ST ALBANS CITY-- Walking into Bayberry Cottage feels like walking into a different world from the busy downtown with its restaurants and traffic.
The quietness of footsteps on the carpet gives the shop a serene and safe feel, and the waft of melodic and calming music transforms the everyday shopper into a younger version of themselves, filled with wonder and calm at the uplifting messages smiling out from the walls and the softness and tenderness of the gifts around them.
From handmade signs saying 'Welcome to our porch' and baby clothes with the state of Vermont printed on them, glimmering silver jewelry and unique dinnerware, Sharon Holcomb's store has everything a shopper could ask for in a gift selection, especially if they're looking for something unique for the one they love.
On Friday, the Messenger sat down with Holcomb, who has put up her store for sale, and asked her about her haven on North Main.
How long have you been here?
“In St. Albans, I’ve been here for 16 years,” Holcomb said. “Three years each at two other locations, and ten years here.”
What did you do before you had this store?
“I made dolls,” Holcomb said. “Wooden dolls. And I did craft shows. Big ones. I probably did five a year, and I only did one in-state...and the rest of the time, I was a substitute teacher at St. Albans City School while my kids were in school."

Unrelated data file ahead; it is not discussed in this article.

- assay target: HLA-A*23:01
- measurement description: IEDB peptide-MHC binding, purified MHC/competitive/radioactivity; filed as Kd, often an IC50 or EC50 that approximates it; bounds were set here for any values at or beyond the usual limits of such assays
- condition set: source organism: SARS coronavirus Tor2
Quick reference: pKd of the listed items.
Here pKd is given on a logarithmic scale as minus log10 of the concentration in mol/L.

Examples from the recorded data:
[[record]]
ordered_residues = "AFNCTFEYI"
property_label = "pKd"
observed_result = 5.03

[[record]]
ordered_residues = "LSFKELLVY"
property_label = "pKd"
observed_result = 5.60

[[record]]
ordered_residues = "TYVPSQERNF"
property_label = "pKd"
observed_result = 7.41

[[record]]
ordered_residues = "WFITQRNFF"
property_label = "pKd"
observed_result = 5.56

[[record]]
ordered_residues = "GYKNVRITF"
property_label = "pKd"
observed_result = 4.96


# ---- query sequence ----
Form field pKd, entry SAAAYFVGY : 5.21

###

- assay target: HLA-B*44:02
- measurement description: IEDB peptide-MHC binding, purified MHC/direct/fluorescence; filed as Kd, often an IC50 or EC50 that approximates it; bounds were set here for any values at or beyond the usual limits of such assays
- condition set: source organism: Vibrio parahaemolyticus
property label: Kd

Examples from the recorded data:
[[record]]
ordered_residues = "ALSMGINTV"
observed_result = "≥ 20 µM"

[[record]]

Where are you from?
“I’m from Michigan, from Richland,” Holcomb said. “It’s about 30 minutes away from Kalamazoo!.”
How did you get started on your store?
“My sister and I opened a store in Michigan 18 years ago,” Holcomb said. “For two years I went back and forth, helping her as much as I could. And then I though ‘I’m going to open my own.’ I started out on Bank Street where the flower shop is, and I was there for three years, and I absolutely loved it. The store, the setup, it was absolutely beautiful. But nobody shopped on Main Street, nobody walked up Main Street. So I said ‘Okay, fine. I need to get on Main Street.’”
From there, Holcomb moved her Cottage down to 85 Main Street, where she stayed for three years, before finally settling into her longtime home at 34 North Main Street where she’s been for ten years.
How did you decide on the style of your store?
"When I opened the store in 2006, Vermont was very primitive color-wise. Burgundys, navies, and some of it still is. And I thought, we can’t just have this. We have to have more pastels and brighter colors. And the fun part for me is going to the shows, purchasing it all, and bringing it here to sell. That’s the fun part. I really wanted to do cottagey, and I really wanted to do pastels, and move away from those dark, primitive colors.”
How did you know you were going to have a customer base for your niche items?
“I didn’t, really,” Holcomb said. “But I knew I wanted to do something different, and I just went with it."
Where does your inner joy come from, that you want to sell things that bring people happiness, to transform dark things to light?
“It’s funny, because my sister is the same way,” Holcomb said. “We both have that talent."
Your store is for sale. What will you do next?